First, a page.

Physical Therapy for Children With Autism
Although deficits in communication and social skills are considered to be defining characteristics of this autism disorder, current literature, advancements, and studies, suggest impairments in motor development and motor control systems as core characteristics of children with ASD.
Autism symptoms vary from mild to severe. Many children with autism have delays in developing basic skills. Often, there is a delay in forming motor (movement) skills. In addition, participation in fitness activities is decreased in children with ASD compared to typically developing children. When studying patterns of recreational activities in children with high-functioning autism (HFA) and their peers, researchers found the greatest disparity between the 2 groups was in participation in physical activity, such as team sports, bicycling, and hiking. This finding was considered important because children with HFA have poorer fitness and higher rates of obesity than their peers. The importance of physical activity in maintaining health is well recognized.
While there is significant variability in the motor skills of children with ASD, common characteristics have been identified and include hypotonia, developmental dyspraxia, stereotypic repetitive movements, oral-motor dysfunction, clumsiness, decreased eye-hand coordination, poor balance, and impaired finger-to-thumb opposition.*
Coordination and mobility, as a part of motor skills, are necessary for children to explore and interact with their environment and to fully engage in social interactions. Physical therapists can help improve motor skills because they are movement experts. They improve quality of life through hands-on care, patient education, and prescribed movement.
A physical therapist will evaluate your child with ASD as part of “early intervening services” and then play a key role in collaborating with other ASD therapy team members for integration of physical activity into daily routines.*
*Baranek G. Efficacy of sensory and motor interventions for children with autism. J Autism Dev Disord. 2002;32(5):397-422.
What does the CDC say about Autism?
CDC works 24/7 to protect America from health, safety and security threats, both foreign and in the U.S. Click the boxes below to learn what the CDC says about ASD.
Autism Diagnosis CDC
Diagnosing ASD can be difficult since there is no medical test, like a blood test, to diagnose the disorders. Doctors look at the child’s behavior and development to make a diagnosis.
ASD can sometimes be detected at 18 months or younger. By age 2, a diagnosis by an experienced professional can be considered very reliable. However, many children do not receive a final diagnosis until much older. This delay means that children with ASD might not get the early help they need.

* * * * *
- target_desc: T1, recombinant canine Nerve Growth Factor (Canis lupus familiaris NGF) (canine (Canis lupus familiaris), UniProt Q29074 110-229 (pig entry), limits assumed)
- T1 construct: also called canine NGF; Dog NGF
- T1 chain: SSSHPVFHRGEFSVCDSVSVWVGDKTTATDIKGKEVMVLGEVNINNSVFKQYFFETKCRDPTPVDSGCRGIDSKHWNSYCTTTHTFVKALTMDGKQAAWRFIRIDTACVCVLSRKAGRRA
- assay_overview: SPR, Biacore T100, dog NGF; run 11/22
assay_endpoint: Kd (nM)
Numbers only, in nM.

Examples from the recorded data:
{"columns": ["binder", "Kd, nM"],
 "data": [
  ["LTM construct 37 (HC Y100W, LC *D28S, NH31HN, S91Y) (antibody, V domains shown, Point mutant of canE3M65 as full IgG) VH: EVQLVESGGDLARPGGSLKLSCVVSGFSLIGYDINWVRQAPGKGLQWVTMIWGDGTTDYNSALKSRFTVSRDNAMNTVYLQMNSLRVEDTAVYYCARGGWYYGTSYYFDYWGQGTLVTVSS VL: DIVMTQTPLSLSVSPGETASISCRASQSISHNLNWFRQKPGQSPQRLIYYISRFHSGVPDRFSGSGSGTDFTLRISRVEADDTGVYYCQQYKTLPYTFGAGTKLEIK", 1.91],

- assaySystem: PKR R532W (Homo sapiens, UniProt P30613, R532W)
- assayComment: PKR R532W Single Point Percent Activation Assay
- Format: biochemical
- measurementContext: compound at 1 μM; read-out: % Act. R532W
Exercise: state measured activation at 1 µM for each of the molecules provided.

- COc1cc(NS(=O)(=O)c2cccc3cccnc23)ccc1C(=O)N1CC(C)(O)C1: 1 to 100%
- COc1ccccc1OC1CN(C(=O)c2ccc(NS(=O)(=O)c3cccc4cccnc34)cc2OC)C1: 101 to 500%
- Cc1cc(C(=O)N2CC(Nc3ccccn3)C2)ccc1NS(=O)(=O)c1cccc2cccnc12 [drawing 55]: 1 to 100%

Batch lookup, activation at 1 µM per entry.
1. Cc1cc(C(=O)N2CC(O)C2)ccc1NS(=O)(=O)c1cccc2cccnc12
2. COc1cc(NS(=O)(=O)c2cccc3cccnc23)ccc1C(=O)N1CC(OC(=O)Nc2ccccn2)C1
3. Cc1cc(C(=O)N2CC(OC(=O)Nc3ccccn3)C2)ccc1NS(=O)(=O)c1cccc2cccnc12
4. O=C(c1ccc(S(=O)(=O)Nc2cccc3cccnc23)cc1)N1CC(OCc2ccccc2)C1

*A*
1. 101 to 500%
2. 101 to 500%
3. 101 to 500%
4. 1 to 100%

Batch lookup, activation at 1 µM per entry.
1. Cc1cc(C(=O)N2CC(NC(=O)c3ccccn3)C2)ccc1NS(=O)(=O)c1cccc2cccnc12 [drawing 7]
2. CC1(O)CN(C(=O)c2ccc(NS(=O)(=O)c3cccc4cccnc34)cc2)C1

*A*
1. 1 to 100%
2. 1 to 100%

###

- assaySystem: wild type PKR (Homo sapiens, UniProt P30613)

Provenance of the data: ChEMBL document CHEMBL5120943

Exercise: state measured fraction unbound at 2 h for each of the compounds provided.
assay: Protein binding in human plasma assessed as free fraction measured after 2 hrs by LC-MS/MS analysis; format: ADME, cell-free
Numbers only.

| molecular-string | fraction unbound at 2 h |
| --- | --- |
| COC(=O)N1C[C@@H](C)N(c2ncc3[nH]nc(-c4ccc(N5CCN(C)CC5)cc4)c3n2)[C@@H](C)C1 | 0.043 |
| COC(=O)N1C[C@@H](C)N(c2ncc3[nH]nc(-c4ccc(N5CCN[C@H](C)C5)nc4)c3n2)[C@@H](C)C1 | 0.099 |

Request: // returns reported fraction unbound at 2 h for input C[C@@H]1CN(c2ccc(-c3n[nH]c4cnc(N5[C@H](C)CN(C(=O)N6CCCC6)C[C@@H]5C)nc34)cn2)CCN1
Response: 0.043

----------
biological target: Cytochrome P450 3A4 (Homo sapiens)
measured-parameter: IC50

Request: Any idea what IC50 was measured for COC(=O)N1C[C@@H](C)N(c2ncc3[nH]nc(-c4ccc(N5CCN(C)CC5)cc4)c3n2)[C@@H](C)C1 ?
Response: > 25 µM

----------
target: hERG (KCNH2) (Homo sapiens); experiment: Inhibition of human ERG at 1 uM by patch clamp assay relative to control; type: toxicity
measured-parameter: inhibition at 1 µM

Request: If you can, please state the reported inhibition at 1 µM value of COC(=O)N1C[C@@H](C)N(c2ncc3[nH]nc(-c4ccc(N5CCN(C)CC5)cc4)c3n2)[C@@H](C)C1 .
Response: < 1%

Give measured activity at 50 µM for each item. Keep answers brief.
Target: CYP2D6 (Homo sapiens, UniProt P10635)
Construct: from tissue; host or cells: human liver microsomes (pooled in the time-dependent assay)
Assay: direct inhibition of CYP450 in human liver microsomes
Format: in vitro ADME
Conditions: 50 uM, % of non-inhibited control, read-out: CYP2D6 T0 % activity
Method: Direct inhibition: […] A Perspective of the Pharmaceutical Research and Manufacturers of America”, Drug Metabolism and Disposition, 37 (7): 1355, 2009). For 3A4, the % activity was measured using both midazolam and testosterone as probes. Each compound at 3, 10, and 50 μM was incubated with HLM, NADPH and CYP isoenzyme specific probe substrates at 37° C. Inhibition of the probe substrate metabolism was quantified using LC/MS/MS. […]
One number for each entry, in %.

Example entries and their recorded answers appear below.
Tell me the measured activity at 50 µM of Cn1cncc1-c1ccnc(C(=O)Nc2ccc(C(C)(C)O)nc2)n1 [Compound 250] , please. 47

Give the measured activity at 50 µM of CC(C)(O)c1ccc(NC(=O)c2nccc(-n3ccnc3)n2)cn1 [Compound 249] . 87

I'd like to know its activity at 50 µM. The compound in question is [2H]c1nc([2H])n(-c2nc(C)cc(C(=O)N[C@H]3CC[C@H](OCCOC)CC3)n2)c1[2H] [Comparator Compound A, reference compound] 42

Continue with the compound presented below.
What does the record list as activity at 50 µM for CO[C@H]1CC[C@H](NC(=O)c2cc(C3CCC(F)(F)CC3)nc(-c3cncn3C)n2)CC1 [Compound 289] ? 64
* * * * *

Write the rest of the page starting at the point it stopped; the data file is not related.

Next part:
ASD Treatment CDC
There is currently no cure for ASD. However, research shows that early intervention treatment services can improve a child’s development. Early intervention services help children from birth to 3 years old (36 months) learn important skills. Services can include therapy to help the child talk, walk, and interact with others. Therefore, it is important to talk to your child’s doctor as soon as possible if you think your child has ASD or other developmental problem.
Even if your child has not been diagnosed with an ASD, he or she may be eligible for early intervention treatment services. The Individuals with Disabilities Education Act (IDEA)external icon says that children under the age of 3 years (36 months) who are at risk of having developmental delays may be eligible for services. These services are provided through an early intervention system in your state. Through this system, you can ask for an evaluation.
In addition, treatment for particular symptoms, such as speech therapy for language delays, often does not need to wait for a formal ASD diagnosis.
Causes and Risk Factors CDC
We do not know all of the causes of ASD. However, we have learned that there are likely many causes for multiple types of ASD. There may be many different factors that make a child more likely to have an ASD, including environmental, biologic and genetic factors.
- Most scientists agree that genes are one of the risk factors that can make a person more likely to develop ASD.
- Children who have a sibling with ASD are at a higher risk of also having ASD.
- Individuals with certain genetic or chromosomal conditions, such as fragile X syndrome or tuberous sclerosis, can have a greater chance of having ASD.
- When taken during pregnancy, the prescription drugs valproic acid and thalidomide have been linked with a higher risk of ASD.
- There is some evidence that the critical period for developing ASD occurs before, during, and immediately after birth.
- Children born to older parents are at greater risk for having ASD.
ASD continues to be an important public health concern. Like the many families living with ASD, CDC wants to find out what causes the disorder. Understanding the factors that make a person more likely to develop ASD will help us learn more about the causes. We are currently working on one of the largest U.S. studies to date, called Study to Explore Early Development (SEED). SEED is looking at many possible risk factors for ASD, including genetic, environmental, pregnancy, and behavioral factors.
Who is Affected? CDC
ASD occurs in all racial, ethnic, and socioeconomic groups, but is about 4 times more common among boys than among girls.
For over a decade, CDC’s Autism and Developmental Disabilities Monitoring (ADDM) Network has been estimating the number of children with ASD in the United States. We have learned a lot about how many U. S. children have ASD. It will be important to use the same methods to track how the number of children with ASD is changing over time in order to learn more about the disorder.
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